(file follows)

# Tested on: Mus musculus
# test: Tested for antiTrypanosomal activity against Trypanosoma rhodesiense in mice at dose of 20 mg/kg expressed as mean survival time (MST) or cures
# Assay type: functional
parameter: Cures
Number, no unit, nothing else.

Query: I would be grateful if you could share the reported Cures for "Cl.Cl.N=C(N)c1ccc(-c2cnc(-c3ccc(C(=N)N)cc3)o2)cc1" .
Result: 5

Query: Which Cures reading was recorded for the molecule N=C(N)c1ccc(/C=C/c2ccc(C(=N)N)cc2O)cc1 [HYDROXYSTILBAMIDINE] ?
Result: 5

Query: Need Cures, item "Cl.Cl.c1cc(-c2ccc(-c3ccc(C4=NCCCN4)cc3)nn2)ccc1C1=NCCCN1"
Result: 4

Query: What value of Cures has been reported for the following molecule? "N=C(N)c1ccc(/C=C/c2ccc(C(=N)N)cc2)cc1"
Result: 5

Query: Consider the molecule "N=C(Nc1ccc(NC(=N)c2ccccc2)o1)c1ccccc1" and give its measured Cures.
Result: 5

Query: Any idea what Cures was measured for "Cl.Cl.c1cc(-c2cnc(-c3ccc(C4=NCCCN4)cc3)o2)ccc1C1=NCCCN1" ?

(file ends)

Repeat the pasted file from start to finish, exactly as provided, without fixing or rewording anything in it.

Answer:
# Tested on: Mus musculus
# test: Tested for antiTrypanosomal activity against Trypanosoma rhodesiense in mice at dose of 20 mg/kg expressed as mean survival time (MST) or cures
# Assay type: functional
parameter: Cures
Number, no unit, nothing else.

Query: I would be grateful if you could share the reported Cures for "Cl.Cl.N=C(N)c1ccc(-c2cnc(-c3ccc(C(=N)N)cc3)o2)cc1" .
Result: 5

Query: Which Cures reading was recorded for the molecule N=C(N)c1ccc(/C=C/c2ccc(C(=N)N)cc2O)cc1 [HYDROXYSTILBAMIDINE] ?
Result: 5

Query: Need Cures, item "Cl.Cl.c1cc(-c2ccc(-c3ccc(C4=NCCCN4)cc3)nn2)ccc1C1=NCCCN1"
Result: 4

Query: What value of Cures has been reported for the following molecule? "N=C(N)c1ccc(/C=C/c2ccc(C(=N)N)cc2)cc1"
Result: 5

Query: Consider the molecule "N=C(Nc1ccc(NC(=N)c2ccccc2)o1)c1ccccc1" and give its measured Cures.
Result: 5

Query: Any idea what Cures was measured for "Cl.Cl.c1cc(-c2cnc(-c3ccc(C4=NCCCN4)cc3)o2)ccc1C1=NCCCN1" ?